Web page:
Tuesday is set to be a big day of action for homeowners on the protest front, as an orchestrated “Occupy Homes” campaign gets under way to promote the basic human rights of housing, reports IB Times.
The movement, which is an offshoot of the Occupy Wall Street protests, will see organized protests take place in 25 cities around the US, bringing together a mix of tenant groups, affordable housing activists, homeless advocates and others. The protestors have signified their intention to occupy foreclosed and vacant homes in their cities, in order to highlight one of the most visible problems that have resulted from the recession.
One of the chief organizers of the Occupy Homes protests is Max Rameau of the Take Back the Land movement, a group that has been advocating community controlled land as a way of dealing with foreclosures. He said that by occupying foreclosed homes, it would give the movement a visible presence that would help it achieve its goals:
“I think it's a natural evolution. You can't organize except face to face. You can't do that through Twitter."
The Occupy Homes protestors have come up with a number of innovative gambits to draw attention to their cause, reports IB Times. Chicago activists are planning on taking over three vacant homes in the city that were previously foreclosed, and then moving families to live in them. A similar plan is set to be carried out by East New York activists, who have their sights set on moving one family back into a vacant home.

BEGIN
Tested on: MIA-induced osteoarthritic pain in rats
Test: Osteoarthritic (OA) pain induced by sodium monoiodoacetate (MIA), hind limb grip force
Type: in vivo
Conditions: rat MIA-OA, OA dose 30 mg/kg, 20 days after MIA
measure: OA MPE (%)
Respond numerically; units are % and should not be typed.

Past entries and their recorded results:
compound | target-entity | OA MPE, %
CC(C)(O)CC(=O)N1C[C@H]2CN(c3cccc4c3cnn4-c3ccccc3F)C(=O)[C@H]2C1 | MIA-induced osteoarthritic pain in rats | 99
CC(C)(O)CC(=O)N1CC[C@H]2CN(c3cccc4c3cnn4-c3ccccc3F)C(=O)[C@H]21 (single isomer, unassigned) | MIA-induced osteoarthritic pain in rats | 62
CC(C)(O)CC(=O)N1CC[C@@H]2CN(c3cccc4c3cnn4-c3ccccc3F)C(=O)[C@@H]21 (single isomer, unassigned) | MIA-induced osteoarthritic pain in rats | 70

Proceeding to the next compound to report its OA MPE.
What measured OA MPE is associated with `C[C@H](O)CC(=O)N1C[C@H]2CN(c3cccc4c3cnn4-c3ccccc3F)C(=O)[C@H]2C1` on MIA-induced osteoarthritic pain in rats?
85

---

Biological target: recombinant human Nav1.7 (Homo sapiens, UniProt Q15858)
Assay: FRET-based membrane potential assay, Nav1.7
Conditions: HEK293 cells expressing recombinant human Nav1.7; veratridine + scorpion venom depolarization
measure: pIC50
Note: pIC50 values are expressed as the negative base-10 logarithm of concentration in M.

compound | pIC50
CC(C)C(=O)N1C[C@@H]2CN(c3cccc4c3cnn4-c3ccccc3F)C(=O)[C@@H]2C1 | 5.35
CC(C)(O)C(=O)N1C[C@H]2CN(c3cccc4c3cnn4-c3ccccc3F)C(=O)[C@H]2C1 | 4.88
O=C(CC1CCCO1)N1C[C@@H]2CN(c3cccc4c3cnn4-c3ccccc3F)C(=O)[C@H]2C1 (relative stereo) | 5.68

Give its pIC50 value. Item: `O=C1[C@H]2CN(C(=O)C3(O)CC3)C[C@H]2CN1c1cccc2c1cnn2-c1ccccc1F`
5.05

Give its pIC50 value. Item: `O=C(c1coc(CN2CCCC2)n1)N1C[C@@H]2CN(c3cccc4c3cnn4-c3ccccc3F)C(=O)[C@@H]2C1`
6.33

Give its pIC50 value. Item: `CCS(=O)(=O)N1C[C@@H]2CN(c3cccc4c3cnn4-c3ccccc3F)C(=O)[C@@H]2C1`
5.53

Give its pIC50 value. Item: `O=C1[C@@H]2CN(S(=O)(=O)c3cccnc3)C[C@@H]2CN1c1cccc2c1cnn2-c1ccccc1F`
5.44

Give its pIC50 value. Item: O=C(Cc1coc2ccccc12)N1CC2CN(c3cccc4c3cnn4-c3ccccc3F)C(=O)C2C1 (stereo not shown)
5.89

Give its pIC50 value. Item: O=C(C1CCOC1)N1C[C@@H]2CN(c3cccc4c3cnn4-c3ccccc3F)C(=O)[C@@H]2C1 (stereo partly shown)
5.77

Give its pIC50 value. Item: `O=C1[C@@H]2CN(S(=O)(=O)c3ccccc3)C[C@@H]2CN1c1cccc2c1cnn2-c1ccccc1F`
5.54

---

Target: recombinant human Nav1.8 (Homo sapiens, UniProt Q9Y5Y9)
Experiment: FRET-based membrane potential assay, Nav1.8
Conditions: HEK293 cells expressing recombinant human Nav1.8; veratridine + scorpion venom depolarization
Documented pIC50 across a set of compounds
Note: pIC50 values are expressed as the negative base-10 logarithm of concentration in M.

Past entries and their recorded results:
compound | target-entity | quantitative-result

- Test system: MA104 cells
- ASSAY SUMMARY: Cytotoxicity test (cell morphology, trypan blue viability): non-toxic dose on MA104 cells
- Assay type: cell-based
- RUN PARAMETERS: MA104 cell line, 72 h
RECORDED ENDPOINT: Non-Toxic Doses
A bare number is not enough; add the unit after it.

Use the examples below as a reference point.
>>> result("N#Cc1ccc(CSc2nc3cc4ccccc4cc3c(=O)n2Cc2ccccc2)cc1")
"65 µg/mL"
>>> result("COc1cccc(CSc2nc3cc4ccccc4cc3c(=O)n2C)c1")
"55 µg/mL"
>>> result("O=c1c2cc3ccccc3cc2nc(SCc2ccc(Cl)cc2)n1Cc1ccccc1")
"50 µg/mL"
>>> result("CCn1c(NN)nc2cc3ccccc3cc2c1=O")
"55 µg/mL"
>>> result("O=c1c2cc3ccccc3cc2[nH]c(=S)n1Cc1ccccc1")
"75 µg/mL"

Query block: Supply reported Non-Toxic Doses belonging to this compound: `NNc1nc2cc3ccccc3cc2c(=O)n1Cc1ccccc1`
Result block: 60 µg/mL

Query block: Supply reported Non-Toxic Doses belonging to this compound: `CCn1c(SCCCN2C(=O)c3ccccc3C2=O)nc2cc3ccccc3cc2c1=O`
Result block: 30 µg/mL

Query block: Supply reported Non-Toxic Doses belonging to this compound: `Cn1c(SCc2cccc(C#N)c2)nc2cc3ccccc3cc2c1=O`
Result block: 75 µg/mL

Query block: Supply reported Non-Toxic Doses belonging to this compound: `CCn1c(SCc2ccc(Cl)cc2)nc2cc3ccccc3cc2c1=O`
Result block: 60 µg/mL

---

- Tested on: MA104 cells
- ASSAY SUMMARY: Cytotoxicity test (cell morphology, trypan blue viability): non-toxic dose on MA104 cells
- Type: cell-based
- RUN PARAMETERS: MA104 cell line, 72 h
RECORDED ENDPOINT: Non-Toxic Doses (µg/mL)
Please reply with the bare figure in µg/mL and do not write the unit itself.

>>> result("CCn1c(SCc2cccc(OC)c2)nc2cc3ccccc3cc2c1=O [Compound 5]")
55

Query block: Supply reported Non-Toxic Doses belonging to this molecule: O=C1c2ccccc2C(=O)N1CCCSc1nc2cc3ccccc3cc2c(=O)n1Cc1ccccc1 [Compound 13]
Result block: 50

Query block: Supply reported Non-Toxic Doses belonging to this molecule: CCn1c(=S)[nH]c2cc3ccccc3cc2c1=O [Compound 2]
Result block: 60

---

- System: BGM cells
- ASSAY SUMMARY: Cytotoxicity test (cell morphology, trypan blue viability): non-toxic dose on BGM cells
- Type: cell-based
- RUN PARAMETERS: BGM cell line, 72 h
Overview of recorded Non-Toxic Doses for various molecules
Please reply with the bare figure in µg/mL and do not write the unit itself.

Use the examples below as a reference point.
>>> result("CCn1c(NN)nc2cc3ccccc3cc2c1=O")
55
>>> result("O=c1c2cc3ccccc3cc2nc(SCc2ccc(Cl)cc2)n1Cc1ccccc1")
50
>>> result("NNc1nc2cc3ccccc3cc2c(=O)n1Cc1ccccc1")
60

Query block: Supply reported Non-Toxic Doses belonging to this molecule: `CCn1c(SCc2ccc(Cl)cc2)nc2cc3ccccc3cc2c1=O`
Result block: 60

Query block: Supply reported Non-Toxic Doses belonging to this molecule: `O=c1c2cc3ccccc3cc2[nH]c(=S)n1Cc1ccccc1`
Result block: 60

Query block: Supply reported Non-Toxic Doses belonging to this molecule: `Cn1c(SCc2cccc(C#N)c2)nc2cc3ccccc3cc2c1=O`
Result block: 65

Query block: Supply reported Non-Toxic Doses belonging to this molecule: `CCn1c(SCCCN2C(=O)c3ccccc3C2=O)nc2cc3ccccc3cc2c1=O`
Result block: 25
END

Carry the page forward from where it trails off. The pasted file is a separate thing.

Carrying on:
Meanwhile, protestors in Portland, Oregon, are planning to hold a press conference at the home of a cancer-stricken couple who are currently threatened with foreclosure in order to highlight their plight, before moving onto local police stations to ask police not to enforce evictions.
Protestors from the Take Back the Land movement in Madison, Wisconsin have said they plan to liberate a foreclosed home that has been repossessed by the Bank of America – it will be the group’s third such attempt to take over a bank-owned property that lies vacant, following two previous failed attempts.
In Atlanta, protestors from the Occupy Atlanta movement are planning on going one step further by hijacking three foreclosure auctions that are scheduled for Tuesday morning, before setting up protest camps at two foreclosure-threatened homes in the state, according to their spokesman Tim Franzen.
Discussing the goals of the Atlanta protests, Franzen explained that they were designed to challenge an economic system that many people believed were unfair.
"Tomorrow is really about challenging the banks," he explained. "It’s about challenging the economic system that’s snatching up people’s homes. People are getting ripped off. The American people are getting ripped off. That is an intolerable injustice."
WOW! Talk about a movement that's challenging the banks. In some cases, it's the right of the bank to seize a home that the Occupier has inhabited for years without regard to payment to the bank, HOA, property taxes, and maintenance.
Yes, there are exceptions to every rule, but quite often the bank is not the bad guy when the homeowner could have short sold, received moving allowance, and lowered their payments or taken up residence with a family member or friend.
We've all hit hard times and yet our first inclination is to blame the profit-making banks.
It's all a matter of focusing on the right solution to a terrible problem.